Academic journal article Journal of Pan African Studies

Albinism: An Erasable Childhood

Academic journal article Journal of Pan African Studies

Albinism: An Erasable Childhood

Article excerpt

Ubuntu Greeting

Allow me to extend an indigenous African Ubuntu greeting, "Sanibona," meaning "We see you" but also implying that at a deep spiritual level, I am never alone as my ancestors are always with me. Subsequently we see you. The response to this is "Yebo Sanibona," meaning "Yes we see you too." Again, the implication is that you, the reader, and your ancestors, agrees about your observation of us. So, to our ancestors, to our elders, to our parents, to our sisters and brothers, to those yet unborn and to all of creation, "Sanibona." But, let me also request that we exercise caution, because we know that the act of speaking can also be used to deny, refuse and ignore our relatedness.

Introduction to How We are Silent

Ubuntu means humanity but it is a term that has also been used to collectively identify people who live south of the Sahara in Africa. Yet, there are some exceptions as there are some people who do not identify as Ubuntu. A more comprehensive definition of the meaning and implication of Ubuntu will be highlighted later. But, I acknowledge that I am silent on the issue of indigenous Ubuntu with albinism, and could my silence implicate our silence? The report People with Albinism not Ghosts but Human Beings by the United Nations' Office of the High Commissioner on Human Rights reports that: "Violence against people with albinism is largely met by social silence and indifference, and is seldom followed by investigations or the prosecution of perpetrators (2015)." Do we question each other about why we are silent about albinism? How does this silence about albinism affect all of us? What is it about albinism that allows us to silently marginalize, oppress and ultimately erase our Ubuntu children? Could our breaking of this silence be the giving of voice, which begins the process of creating a new social relationship with our Ubuntu children with albinism? Our treatment of our indigenous Ubuntu children with albinism reflects our social interaction, which allows us to voice violence in our killing of the body with albinism. In light of my preceding statement it would seem that our silence is strategically positioned so that we (I) do not have to address the following questions: "Where does albinism end and where do we begin? Is it possible to distinguish where albinism ends and I begin?"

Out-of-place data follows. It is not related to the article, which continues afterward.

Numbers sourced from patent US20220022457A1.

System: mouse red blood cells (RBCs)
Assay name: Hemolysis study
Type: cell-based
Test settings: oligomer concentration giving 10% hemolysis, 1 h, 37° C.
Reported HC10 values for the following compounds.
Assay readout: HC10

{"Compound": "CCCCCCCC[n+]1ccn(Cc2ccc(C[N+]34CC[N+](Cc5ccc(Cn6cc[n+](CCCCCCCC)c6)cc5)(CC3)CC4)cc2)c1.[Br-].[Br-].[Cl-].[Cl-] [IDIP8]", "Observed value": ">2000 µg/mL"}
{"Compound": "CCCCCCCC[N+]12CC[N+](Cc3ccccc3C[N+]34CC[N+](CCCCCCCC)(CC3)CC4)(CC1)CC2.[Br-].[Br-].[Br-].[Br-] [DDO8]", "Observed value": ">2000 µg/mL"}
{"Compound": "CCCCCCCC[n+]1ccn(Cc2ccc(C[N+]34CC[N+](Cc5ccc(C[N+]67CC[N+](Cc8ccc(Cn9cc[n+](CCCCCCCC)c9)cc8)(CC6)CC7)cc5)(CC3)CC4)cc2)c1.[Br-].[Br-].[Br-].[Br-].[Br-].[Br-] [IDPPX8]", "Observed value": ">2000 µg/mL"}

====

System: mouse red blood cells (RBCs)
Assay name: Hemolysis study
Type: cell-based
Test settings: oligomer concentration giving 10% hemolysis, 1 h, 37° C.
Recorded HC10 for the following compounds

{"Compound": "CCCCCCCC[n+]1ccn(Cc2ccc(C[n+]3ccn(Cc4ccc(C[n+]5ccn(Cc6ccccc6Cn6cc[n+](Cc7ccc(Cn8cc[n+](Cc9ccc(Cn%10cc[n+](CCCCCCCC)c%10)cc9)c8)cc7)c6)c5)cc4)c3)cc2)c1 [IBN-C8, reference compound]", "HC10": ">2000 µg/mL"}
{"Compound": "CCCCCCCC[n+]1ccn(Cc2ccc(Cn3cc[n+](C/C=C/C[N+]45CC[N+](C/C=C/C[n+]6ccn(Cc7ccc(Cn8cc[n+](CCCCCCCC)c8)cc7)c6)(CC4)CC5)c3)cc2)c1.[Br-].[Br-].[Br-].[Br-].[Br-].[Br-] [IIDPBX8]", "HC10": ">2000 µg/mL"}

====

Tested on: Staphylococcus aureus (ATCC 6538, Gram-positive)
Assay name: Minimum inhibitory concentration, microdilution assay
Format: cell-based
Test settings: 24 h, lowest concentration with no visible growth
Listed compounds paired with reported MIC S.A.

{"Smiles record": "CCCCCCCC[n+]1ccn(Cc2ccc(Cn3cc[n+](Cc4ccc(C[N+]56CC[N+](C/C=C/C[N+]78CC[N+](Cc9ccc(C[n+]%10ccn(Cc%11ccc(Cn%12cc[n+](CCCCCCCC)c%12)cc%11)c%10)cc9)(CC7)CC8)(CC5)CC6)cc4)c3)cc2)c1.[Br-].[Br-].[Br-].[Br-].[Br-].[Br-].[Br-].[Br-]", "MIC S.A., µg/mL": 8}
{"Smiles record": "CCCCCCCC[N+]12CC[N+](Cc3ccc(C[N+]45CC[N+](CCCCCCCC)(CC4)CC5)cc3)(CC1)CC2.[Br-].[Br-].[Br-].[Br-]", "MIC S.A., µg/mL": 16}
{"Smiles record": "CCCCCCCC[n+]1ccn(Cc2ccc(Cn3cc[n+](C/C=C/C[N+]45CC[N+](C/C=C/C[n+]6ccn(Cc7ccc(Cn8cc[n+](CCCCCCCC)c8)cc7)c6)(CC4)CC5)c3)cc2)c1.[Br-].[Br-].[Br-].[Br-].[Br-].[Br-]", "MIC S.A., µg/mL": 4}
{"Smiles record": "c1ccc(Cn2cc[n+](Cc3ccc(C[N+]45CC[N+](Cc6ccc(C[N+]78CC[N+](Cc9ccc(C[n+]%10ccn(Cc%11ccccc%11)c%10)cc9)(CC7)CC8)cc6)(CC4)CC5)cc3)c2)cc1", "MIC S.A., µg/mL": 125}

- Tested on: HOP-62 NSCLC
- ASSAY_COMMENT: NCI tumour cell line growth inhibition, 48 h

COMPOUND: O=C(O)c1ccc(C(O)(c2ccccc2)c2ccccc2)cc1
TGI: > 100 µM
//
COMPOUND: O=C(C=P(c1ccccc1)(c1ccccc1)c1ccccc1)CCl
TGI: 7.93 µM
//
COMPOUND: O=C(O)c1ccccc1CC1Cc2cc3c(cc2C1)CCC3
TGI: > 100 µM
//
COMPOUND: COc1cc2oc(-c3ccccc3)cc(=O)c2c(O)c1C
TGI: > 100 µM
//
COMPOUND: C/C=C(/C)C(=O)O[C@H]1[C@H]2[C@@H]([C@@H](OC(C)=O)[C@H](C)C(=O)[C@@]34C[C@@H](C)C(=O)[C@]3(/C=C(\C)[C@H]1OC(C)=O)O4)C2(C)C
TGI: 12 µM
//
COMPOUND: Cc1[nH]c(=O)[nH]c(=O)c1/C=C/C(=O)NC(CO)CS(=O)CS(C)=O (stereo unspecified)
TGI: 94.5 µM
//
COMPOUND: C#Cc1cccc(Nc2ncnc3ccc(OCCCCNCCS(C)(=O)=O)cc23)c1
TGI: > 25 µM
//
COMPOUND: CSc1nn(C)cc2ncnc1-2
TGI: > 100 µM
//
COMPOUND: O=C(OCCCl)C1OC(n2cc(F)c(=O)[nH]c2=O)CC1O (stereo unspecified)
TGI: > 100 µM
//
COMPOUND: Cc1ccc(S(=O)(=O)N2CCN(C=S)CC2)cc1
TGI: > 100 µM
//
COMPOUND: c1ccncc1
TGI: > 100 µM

Our indigenous interpretive actions highlight our values within our culture, but I would argue that culture is reflective of shared collective and individualistic values as determined by our own vulnerability in relation to our fears and our aspirations. But it would also be naive of us not to point out that the total maintenance of collective or individual values creates tension between the two positions. We should therefore, in this case, problemitize seeing disability (albinism) from any binary positions as this undermines the complexities of the directional lines which point to albinism as a reflection of inadequacy, flawed character and queer appearance (individual traits) while on the other hand albinism is evidence of possessing supernatural powers, the manifestation of a family's curse, and the presence of a threatening undesirable lesser god-like being (ghost).

The report People with Albinism not Ghosts but Human Beings by the United Nations' Office of the High Commissioner on Human Rights states that:

   The physical appearance of people with albinism is often the object
   of erroneous beliefs and myths influenced by superstition, which
   foster marginalization and even violent attacks against them
   (2015).

I believe Sara Ahmed would convey this phenomenon of albinism as an orientation that: ".... takes the subject towards what it 'is not' and what it 'is not' then confirms what it 'is' (2006 p. 71)." The disability scholar, Hunt (1966) would say that albinism reflects to the community to their own vulnerability and I would argue it is this interaction which elicits condemnation and fear within the Ubuntu community. …

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